The Fruits of Sacrifice
Apr 9, 2019
To live in love is to sail forever, spreading seeds of joy and peace in hearts. St. Therese of the Little Flower
Today the Church in Her mercy gives us Laetare Sunday. We rejoice on this day with great joy! We have come to the halfway point of Lent. We take a break from the disciplines of these holy times. However, we remember the gospels keep us always focused on sacrifice and the fruits of the Cross, which are Christ glorified, His joy, and the Holy Eucharist.
We see throughout the gospels Jesus giving of Himself and His Mercy. In the gospel of Saint John, in the miracle of the feeding of the five thousand, this gospel foreshadows the Divine Mercy of Jesus. Jesus, in His Mercy, Who has come to die for us, gives Himself as food for us in the Eucharist. He gives over His Body and Blood for us and in turn gives us eternal life. Countless times throughout the gospels we see He gives part of Himself. He gives over His supernatural power out of Himself in order to feed the people, the five thousand men (not counting woman and children) who witnessed His miracles and followed Him. Jesus gives a small part of Himself for the good of the people. He will ultimately give all for the entire world on the Cross, which will bring joy and life to the whole world.
We might recall the beautiful miracle of the woman with the flow of blood in the gospel of Saint Luke. She sacrificed all her humble living for a cure and could not be healed. She saw Jesus in the crowd, and in faith touched the fringe, the smallest part of His garment, and immediately the flow of blood ceased. Jesus asked who touched Him and all denied it, but He insisted because He “perceived that power had gone out of Him”. Jesus gave of Himself in order to bring joy and healing to the woman.
We see this in the gospel of the young boy with the two fishes and five barley loaves. The boy also sacrifices from his humble offerings of two fish and five barley loaves, which point to the loaves of the Old Testament: the miracle of Elisha and the meager barley loaves in the second book of Kings, which become a superabundance of bread.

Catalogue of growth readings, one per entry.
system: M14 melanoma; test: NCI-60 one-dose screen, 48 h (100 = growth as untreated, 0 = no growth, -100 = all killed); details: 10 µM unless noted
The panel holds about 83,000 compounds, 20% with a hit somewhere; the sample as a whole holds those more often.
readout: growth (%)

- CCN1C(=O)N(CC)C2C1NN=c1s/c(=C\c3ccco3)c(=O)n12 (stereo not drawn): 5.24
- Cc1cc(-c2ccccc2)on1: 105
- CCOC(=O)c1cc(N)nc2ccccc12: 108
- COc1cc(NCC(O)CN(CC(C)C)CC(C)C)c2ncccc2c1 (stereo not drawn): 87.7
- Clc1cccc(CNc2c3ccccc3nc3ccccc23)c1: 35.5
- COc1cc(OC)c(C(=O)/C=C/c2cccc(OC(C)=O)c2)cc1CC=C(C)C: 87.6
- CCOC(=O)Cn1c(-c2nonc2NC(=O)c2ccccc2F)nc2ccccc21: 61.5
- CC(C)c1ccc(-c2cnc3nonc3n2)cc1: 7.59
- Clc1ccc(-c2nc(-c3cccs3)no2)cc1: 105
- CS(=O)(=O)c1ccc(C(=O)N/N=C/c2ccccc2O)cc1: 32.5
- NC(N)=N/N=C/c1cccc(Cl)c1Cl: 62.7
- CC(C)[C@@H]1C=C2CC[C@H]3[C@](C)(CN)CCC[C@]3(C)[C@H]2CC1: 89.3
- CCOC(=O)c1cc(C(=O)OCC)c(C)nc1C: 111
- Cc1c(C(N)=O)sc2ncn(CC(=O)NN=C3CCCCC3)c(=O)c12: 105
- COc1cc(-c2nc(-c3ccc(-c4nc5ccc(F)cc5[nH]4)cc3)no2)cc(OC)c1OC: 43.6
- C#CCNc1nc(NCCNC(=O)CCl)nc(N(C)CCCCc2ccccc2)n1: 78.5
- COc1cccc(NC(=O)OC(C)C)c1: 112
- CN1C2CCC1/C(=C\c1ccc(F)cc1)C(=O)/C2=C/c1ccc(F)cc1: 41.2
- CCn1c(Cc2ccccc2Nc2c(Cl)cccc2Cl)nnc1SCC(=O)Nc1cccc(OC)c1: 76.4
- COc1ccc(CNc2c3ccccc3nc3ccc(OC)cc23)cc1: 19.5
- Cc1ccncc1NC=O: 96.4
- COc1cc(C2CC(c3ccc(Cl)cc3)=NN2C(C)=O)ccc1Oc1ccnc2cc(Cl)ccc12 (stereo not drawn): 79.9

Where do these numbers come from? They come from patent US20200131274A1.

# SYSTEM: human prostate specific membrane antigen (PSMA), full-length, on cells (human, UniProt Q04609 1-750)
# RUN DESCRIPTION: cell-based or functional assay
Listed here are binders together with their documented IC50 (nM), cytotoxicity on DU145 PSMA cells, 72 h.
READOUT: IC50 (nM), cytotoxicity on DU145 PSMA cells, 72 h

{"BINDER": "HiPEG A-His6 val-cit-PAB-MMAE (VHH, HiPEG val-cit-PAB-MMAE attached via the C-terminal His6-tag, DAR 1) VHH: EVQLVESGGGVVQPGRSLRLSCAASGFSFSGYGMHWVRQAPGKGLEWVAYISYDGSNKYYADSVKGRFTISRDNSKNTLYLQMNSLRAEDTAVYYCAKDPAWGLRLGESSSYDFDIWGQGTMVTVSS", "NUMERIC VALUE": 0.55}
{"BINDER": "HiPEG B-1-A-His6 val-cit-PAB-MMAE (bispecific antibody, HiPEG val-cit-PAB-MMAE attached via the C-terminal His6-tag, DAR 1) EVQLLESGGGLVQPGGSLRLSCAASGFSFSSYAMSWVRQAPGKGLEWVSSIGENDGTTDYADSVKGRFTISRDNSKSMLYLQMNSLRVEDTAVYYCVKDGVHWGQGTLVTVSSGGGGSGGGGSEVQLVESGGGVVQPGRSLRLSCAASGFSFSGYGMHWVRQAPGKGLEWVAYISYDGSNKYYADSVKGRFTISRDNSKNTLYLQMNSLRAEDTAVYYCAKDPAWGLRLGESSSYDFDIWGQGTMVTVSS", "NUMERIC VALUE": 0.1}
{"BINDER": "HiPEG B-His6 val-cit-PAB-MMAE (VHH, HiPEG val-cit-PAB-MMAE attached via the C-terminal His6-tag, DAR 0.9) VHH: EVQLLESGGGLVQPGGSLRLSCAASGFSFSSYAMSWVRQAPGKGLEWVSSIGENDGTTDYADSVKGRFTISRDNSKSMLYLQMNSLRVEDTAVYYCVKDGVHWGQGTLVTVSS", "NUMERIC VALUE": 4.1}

A man came bringing the man of God twenty loaves of barley bread baked from the first ripe grain, along with some heads of new grain. “Give it to the people to eat,” Elisha said. “How can I set this before a hundred men?” his servant asked. But Elisha answered, “Give it to the people to eat. For this is what the LORD says: ‘They will eat and have some left over.’” Then he set it before them, and they ate and had some left over, according to the word of the LORD. 2 Kings
The small offering of the young boy in today’s gospel gives him the opportunity to participate in the miraculous multiplication of the loaves. He not only witnesses to the divine power of Jesus, but in providence he is also able to contribute materially to it in the work of salvation. His small sacrifice, which may have been a great amount for him materially, becomes a great source of spiritual joy, which comes from Jesus glorified.
The humble mortification or great sufferings we offer in sacrifice through the act of the will, ultimately will bring life to us. The offering of our sufferings we hand over to our Lord give us divine life. When we offer our small sacrifices to Our Lord: that is, our false self, our anger, pride, despair, selfish desires in love to the Lord, when we truly give them over to Him, they are purified in His Love, His Sacred Heart. He sees our trust in Him. Our sufferings, our offerings, are replaced by the joy of His grace. By the act of the will we use our freedom in a holy sense and replace those things which rob us of grace with the goodness of Jesus. We receive the joy and peace of Christ. Our prayers purify our intention and give us true Christian joy: the supernatural gift rooted in Christ glorified.
God bless you and your families,
Father Aidan, OSB